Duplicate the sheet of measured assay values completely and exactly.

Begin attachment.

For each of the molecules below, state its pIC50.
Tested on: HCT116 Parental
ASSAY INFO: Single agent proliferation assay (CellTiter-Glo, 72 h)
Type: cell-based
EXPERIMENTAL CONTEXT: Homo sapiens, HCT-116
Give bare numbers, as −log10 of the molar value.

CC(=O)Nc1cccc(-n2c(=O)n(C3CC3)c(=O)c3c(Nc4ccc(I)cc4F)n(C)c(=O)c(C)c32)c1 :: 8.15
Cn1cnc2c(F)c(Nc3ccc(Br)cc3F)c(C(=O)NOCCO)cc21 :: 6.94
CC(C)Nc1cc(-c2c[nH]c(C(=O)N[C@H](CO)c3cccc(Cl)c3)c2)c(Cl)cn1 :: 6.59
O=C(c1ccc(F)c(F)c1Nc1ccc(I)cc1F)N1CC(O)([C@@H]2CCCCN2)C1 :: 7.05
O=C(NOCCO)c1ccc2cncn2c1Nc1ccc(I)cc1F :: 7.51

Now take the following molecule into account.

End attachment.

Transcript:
For each of the molecules below, state its pIC50.
Tested on: HCT116 Parental
ASSAY INFO: Single agent proliferation assay (CellTiter-Glo, 72 h)
Type: cell-based
EXPERIMENTAL CONTEXT: Homo sapiens, HCT-116
Give bare numbers, as −log10 of the molar value.

CC(=O)Nc1cccc(-n2c(=O)n(C3CC3)c(=O)c3c(Nc4ccc(I)cc4F)n(C)c(=O)c(C)c32)c1 :: 8.15
Cn1cnc2c(F)c(Nc3ccc(Br)cc3F)c(C(=O)NOCCO)cc21 :: 6.94
CC(C)Nc1cc(-c2c[nH]c(C(=O)N[C@H](CO)c3cccc(Cl)c3)c2)c(Cl)cn1 :: 6.59
O=C(c1ccc(F)c(F)c1Nc1ccc(I)cc1F)N1CC(O)([C@@H]2CCCCN2)C1 :: 7.05
O=C(NOCCO)c1ccc2cncn2c1Nc1ccc(I)cc1F :: 7.51

Now take the following molecule into account.